Quantum technologies could process information even faster if they could harness the speed of light. Using gold nanostars, the Nesbitt Lab have found a way to use light to steer electric currents, which can speed up computers and possibly enable other technologies.
Our mobile communication networks—known as multiple access channels or MACs—have a fundamental limit on how much data they can handle. Through mathematical logic games, the Graeme Smith Group found that quantum entanglement could boost that fundamental limit.
JILA Fellows Kapteyn and Murnane, whose ultrafast lasers allow scientists to view phenomena that were previously too tiny and quick-moving to observe, were recently honored with a Benjamin Franklin Medal.
Andrew Lucas (Assistant Professor, Physics), one of the winners of the early-career award, studies how quickly information spreads in quantum systems, developing new frameworks to help scientists control and send quantum information as efficiently as possible.
A new proposal from the Rey Theory Group offers hope that strontium atoms could live longer in an excited state by facilitating the creation of a dark state, which is stable and does not decay. Maintaining a long-lived excited state would open new opportunities for optical atomic clocks.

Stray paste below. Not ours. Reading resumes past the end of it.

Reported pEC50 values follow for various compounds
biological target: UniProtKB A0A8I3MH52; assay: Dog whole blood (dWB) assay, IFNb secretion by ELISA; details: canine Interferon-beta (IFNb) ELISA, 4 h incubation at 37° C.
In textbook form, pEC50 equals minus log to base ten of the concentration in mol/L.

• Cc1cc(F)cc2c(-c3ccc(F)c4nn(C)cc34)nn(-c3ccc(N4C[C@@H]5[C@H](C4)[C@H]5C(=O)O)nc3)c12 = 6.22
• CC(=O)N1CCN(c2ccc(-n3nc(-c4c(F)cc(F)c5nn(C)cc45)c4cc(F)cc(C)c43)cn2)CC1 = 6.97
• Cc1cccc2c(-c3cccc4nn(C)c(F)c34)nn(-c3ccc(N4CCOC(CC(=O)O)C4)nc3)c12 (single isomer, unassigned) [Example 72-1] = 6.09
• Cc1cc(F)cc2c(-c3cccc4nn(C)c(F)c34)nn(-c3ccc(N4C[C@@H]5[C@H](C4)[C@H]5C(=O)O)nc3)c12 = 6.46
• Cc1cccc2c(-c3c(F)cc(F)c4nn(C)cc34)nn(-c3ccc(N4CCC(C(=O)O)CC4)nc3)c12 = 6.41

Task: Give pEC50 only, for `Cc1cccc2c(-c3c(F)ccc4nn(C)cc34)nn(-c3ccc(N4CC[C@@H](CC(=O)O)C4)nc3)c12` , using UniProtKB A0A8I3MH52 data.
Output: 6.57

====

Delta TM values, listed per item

Mechanical oscillators are crucial to developing quantum computers and quantum networks, but they have to fight against noise. Measuring the quantum movement of the oscillator not only reduces its noise, it also perfectly displays the Heisenberg uncertainty principle.
The additional seed round equity financing comes from its current investors, Maverick Ventures and Global Frontier Investments, and will be used to advance the development of ColdQuanta’s cold atom Quantum Core™ technology.
O'Brian passed away unexpectedly on Thursday, November 21 at the age of 64. As a leader, O'Brian was a tireless advocate for science and its role in the community, working to engage the public and the scientific communities in this important work.
Paul Romatschke, an associate professor of physics at CU Boulder, found that when a dimension is removed from light’s space and the electron charge is turned way up, particles of light break down to half of their former selves.
In the “Pathfinding Partnerships” category, CO-LABS recognized 13 people, four of them affiliated with groups at CU Boulder: Greg Rieker, Caroline Alden, Sean Coburn, and Robert Wright. Their colleagues are from NIST and LongPath Technologies.